* Opposition party seeks to extend regulation on loan sales
* Government says changes must be in line with cutting NPLs
* 3.7 bln euro portfolio includes 14,000 homeowner loans (Adds PTSB details on loan sale)
By Padraic Halpin
DUBLIN, Feb 20 (Reuters) - Ireland could consider boosting protection for borrowers whose loans are sold to unregulated funds, Prime Minister Leo Varadkar said on Tuesday, amid political opposition to a planned sale by majority state-owned permanent tsb (PTSB).
Irish banks are still grappling with large stocks of legacy bad loans a decade after a severe property crash. PTSB in particular has come under pressure from European Central Bank supervisors to cut its level of non-performing loans (NPLs).
The mortgage lender, whose NPLs represented 28 percent of its loan book at the end of June, last week kicked off a formal sales process for a 3.7 billion euro portfolio that represents almost two-thirds of the book value of those loans.
Challenged loan books have been snapped up by large private-equity and investment firms in the past.
Ireland’s main opposition party Fianna Fail, whose backing Varadkar’s minority government relies on in parliament, introduced proposed legislation on Tuesday to extend regulation to such funds.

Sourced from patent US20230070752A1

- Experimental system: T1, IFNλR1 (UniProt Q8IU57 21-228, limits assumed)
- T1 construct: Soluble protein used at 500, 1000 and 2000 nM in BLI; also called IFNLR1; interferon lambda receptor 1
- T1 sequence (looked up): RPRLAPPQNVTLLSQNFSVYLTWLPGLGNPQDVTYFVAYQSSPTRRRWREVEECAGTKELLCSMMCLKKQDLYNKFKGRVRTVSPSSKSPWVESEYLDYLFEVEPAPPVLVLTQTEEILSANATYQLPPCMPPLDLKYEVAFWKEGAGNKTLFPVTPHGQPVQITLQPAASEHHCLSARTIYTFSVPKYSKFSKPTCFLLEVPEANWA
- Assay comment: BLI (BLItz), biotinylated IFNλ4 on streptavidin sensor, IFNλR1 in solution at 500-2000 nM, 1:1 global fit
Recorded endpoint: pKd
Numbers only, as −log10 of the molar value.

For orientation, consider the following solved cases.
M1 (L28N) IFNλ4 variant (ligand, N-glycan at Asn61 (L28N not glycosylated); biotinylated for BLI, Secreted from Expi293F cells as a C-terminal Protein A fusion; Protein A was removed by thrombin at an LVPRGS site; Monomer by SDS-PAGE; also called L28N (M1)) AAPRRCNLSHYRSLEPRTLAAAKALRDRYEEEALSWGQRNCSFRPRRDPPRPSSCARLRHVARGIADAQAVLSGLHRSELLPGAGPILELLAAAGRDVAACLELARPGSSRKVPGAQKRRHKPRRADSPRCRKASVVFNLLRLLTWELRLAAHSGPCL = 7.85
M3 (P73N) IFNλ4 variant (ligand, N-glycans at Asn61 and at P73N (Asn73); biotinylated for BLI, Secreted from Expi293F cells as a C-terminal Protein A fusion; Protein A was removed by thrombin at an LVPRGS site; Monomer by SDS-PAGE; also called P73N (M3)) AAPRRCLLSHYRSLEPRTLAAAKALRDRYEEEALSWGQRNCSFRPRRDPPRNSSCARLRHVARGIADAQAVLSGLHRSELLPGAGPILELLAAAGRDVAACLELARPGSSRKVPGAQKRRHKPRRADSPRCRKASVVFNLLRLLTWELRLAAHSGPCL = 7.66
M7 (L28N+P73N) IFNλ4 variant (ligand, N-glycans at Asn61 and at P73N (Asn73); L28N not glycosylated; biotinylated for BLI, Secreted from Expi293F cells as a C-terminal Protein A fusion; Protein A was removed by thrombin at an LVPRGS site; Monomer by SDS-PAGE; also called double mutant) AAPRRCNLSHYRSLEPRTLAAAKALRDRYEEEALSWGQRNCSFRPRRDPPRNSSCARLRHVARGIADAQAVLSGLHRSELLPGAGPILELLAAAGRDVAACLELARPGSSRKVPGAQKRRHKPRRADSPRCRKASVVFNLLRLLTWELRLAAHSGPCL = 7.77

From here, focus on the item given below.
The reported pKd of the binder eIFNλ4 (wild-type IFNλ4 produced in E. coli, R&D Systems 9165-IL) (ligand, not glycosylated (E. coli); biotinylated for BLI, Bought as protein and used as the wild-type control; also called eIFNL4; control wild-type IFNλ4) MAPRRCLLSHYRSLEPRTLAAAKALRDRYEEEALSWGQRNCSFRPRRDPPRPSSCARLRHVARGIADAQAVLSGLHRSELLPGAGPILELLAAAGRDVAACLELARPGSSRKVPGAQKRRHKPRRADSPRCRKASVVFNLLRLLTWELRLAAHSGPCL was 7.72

“I know there is considerable concern out there. If additional protections are required, we are certainly open to considering that,” Varadkar told parliament, adding that this had to be done in line with PTSB’s obligation to cut its level of NPLs.
PTSB said on Tuesday the portfolio included loans belonging to some 14,000 homeowners, representing almost 75 percent of the total, with the balance made up of properties bought as investments.
Of those 2.7 billion euros in loans, just under 2 billion is accounted for by customers who have not engaged with the bank for as long as seven years, whose mortgages are unsustainable or have been unable to meet attempted restructurings, it said.
The portfolio also contains some loans where the bank has agreed to let the homeowners pay as much as they can afford. Their inclusion elicited particular anger in parliament but the bank said it was required by regulators to address all bad loans, regardless of forbearance measures.
“We are now almost 10 years on from the start of the crisis. The bank believes that now is an appropriate time to implement measures considered part of normal banking practice in the UK and other European countries,” PTSB said in a statement.
Currently unregulated buyers use regulated ‘credit servicing firms’ to service acquired loans, prompting Davy Stockbrokers to call the opposition party bill “an unwelcome and unnecessary development” given consumer protections already in place.
Analysts at Davy, Investec and Goodbody Stockbrokers all said any onerous restrictions imposed on buyers would likely lower the price achieved for future portfolio sales and legislative changes could also delay those sales. (Reporting by Padraic Halpin; Editing by Adrian Croft and Edmund Blair)